- Bond: Dear me, Lazenby just isn’t Bond. He’s athletic enough. He does the action sequences well. But he doesn’t play the role quite with quite the same degree of gravitas that Connery does. He’s supposed to be in the affair of his life with Tracy (see below) but for some reason he’s sleeping with every third woman at Blofeld’s Alpine hideout. That hardly seems productive. I suppose I could blame the writers, but really, Lazenby doesn’t make me buy into his Bondness.
- It’s a shame she didn’t have a better Bond to work with. Either Connery or Moore would have worked better with her than Lazenby, who’s a bit of a drip. Oh, and as I alluded to above there’s pretty much a harem at Blofeld’s hideout. Brainwashed babes who fool around with Bond in his ridiculous disguise as a genealogist.
Diamonds Are ForeverThe last appearance of Sean Connery in the main production line of Bond films. Looking back at Goldfinger, what do we have “It’s got a good story, a great villain, a powerful female, a great henchman, some gruesome death scenes, a Felix Leiter appearance, a great theme song sung by Shirley Bassey, and at least two of the most unforgettable quotes of all Bond films.” Well, Diamonds Are Forever has a great villain, a reasonable female, two great assassin characters, some good assassinations, a Felix Leiter appearance, a great theme song sung by Shirley Bassey, and several nice quotes which aren’t quite “unforgettable.” Diamonds Are Forever tracks Bond as he tries to round up the various levels of a drug smuggling pipeline. His main problem is that the head of the pipeline is systematically killing his various conduits as quickly as Bond can reach them. The film goes from Africa to Amsterdam and ends up in Las Vegas, where Blofeld has adopted the identity of reclusive billionaire Willard Whyte (a character obviously based on Howard Hughes).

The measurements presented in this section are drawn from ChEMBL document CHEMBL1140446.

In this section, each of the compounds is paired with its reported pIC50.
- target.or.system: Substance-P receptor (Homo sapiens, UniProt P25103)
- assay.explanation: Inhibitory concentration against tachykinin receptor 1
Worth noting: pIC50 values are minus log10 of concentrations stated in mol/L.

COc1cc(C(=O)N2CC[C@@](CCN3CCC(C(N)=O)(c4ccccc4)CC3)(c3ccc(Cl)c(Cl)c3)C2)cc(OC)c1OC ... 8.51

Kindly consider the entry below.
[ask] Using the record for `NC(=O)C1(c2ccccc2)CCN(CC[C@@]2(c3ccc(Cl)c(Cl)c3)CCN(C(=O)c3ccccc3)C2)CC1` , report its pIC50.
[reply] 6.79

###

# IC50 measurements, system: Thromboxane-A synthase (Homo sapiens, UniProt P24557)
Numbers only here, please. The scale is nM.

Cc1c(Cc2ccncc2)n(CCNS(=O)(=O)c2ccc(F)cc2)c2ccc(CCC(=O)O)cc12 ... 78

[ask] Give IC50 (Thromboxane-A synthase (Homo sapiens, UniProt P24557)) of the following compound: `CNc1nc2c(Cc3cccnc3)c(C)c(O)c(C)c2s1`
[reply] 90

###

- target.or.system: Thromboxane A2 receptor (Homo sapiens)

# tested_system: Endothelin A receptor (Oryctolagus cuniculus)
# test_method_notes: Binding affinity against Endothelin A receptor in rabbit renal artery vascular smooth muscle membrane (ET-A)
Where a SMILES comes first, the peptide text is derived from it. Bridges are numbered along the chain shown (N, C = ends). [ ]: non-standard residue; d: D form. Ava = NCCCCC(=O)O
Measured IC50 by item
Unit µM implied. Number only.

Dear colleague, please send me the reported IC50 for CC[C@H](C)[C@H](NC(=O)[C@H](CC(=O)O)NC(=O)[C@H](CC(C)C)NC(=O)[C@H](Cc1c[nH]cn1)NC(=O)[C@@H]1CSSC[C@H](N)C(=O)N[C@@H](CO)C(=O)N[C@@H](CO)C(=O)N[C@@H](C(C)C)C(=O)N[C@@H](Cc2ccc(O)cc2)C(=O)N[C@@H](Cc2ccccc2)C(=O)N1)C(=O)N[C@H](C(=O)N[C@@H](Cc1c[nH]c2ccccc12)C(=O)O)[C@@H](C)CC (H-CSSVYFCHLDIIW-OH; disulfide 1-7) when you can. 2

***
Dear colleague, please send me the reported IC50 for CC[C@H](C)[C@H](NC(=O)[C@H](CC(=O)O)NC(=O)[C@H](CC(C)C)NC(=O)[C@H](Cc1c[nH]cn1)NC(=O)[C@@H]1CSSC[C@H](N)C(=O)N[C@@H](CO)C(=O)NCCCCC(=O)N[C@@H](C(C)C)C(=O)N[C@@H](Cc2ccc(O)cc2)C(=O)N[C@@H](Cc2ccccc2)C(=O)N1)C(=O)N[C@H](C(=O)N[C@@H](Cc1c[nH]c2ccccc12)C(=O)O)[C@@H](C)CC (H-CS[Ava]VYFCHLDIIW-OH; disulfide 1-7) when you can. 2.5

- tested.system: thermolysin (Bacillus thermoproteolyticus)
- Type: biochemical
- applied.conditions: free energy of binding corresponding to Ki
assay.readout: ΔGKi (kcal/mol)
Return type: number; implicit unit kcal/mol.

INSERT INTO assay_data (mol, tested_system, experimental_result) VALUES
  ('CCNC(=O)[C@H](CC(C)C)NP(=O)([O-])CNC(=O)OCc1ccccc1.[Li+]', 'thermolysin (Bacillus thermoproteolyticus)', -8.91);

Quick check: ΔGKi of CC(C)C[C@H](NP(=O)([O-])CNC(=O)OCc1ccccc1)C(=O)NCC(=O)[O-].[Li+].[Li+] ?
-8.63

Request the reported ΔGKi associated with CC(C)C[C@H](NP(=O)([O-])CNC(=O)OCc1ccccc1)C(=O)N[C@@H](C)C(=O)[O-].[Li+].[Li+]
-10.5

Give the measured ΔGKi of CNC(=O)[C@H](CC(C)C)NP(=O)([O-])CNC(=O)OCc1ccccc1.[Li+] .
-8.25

- Bond. Connery is starting to look old. And he plays Bond in a lighter, campier way than we’re used to. Bond of the 70s didn’t take himself as seriously as the Cold War Bond of the 60s. This lightness is something that Roger Moore did better than Connnery. Still, Connery is very good here.
- Villain: Blofeld, in his third incarnation. Remember Henderson, who died in Japan two films earlier? Well apparently the producers like Charles Gray enough to make him Blofeld. Or two Blofelds (with two white cats) as it turned out. Although he’s not as creepy as Pleasance or as psychotic as Savalas, Gray does a decent enough job here.
- the women: Jill St. John is Tiffany Case and Lana Wood (sister of Natalie) is Plenty O’Toole. Lana stays in the film long enough to get thrown into a pool. From about 25 stories up. Jill St. John is pretty good in this film, even though the filmmakers cannot quite decide whether she’s an intelligent adversary (as in the book) or a bimbo (which is what she ends up being).
- good guys: another Felix Leiter appearance, this time featuring Norman Burton. Oh and of course, M, Q, and Moneypenny make their appearances.
- henchmen: Mr. Wint and Mr. Kidd play a pair of homosexual assassins who have countless witticisms that they deliver as they poison, blow up, shoot, and otherwise exterminate their victims. And then there are Bambi and Thumper, Willard Whyte’s jailers.
It seems (to me at least) that Connery is letting his accent slip a bit back to his native Scot in this clip.
- gadgets: Not many
- space diamonds – The first appearance of a space laser that will re-appear in many a Bond film of the future.
On the whole, an enjoyable film, though it takes a while to get started. It has some extremely silly moments, including Bond racing around the desert of Nevada in a moon buggy.